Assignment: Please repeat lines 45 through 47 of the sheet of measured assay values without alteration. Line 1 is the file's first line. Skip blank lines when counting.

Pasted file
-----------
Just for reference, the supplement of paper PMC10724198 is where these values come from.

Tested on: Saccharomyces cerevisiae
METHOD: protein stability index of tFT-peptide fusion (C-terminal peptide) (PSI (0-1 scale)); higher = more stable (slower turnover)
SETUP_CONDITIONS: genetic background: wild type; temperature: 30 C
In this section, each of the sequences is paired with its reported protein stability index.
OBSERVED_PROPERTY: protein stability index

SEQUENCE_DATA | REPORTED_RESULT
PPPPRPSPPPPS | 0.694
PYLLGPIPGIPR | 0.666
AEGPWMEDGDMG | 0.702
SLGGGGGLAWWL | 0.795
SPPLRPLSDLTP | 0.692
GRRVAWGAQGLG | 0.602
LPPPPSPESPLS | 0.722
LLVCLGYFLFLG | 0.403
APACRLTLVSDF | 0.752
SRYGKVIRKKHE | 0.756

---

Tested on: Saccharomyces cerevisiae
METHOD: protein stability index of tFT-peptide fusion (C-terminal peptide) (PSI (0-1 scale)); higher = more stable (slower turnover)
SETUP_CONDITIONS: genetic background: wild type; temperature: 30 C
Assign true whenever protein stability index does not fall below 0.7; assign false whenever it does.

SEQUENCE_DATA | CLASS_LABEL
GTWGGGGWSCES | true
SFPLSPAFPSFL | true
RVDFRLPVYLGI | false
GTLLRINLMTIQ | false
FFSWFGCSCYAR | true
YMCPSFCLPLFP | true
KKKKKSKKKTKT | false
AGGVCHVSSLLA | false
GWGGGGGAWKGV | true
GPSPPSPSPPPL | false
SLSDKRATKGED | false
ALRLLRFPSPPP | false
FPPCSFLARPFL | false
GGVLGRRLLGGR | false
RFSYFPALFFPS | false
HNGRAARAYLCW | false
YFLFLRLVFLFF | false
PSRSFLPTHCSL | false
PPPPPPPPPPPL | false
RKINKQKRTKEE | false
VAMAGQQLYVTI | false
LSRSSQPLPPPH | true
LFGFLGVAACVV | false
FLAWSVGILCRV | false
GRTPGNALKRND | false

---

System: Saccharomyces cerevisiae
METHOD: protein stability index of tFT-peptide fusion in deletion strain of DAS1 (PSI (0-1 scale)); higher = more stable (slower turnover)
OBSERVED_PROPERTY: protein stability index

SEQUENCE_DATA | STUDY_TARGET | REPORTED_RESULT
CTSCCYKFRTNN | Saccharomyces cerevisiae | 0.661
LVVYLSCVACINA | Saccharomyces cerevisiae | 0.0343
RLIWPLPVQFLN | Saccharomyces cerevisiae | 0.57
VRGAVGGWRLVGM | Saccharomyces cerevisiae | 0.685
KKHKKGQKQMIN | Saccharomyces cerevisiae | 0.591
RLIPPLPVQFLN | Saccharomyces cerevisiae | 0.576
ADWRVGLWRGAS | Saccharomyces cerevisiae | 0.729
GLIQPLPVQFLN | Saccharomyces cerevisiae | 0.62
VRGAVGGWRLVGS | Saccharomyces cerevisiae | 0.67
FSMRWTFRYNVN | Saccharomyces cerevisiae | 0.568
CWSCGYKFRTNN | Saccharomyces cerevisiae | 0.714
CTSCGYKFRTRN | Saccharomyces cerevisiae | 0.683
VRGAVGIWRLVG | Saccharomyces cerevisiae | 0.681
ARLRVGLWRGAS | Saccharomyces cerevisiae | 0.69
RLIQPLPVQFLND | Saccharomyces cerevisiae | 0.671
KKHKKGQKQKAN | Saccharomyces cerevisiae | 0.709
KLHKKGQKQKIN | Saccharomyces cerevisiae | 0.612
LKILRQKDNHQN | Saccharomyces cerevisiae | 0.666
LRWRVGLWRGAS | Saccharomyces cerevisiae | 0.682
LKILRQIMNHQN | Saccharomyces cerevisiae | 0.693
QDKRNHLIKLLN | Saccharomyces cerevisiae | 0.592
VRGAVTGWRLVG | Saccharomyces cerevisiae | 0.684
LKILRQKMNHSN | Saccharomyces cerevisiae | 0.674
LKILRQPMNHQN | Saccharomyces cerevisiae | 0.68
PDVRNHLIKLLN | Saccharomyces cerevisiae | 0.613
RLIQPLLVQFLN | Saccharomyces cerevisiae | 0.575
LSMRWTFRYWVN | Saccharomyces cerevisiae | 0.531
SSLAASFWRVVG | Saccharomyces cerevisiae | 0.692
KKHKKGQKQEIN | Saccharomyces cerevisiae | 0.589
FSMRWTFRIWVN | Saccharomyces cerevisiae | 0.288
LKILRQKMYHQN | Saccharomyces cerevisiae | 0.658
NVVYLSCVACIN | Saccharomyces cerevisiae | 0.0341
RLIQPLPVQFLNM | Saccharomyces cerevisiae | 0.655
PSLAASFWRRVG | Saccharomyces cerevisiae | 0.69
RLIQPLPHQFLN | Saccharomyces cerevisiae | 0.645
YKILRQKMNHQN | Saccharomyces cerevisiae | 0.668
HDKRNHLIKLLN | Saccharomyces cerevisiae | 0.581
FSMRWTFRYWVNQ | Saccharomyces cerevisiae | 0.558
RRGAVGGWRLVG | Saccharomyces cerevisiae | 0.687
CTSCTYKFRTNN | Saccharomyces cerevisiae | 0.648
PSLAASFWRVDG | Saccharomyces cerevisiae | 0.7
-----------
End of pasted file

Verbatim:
LSRSSQPLPPPH | true
LFGFLGVAACVV | false
FLAWSVGILCRV | false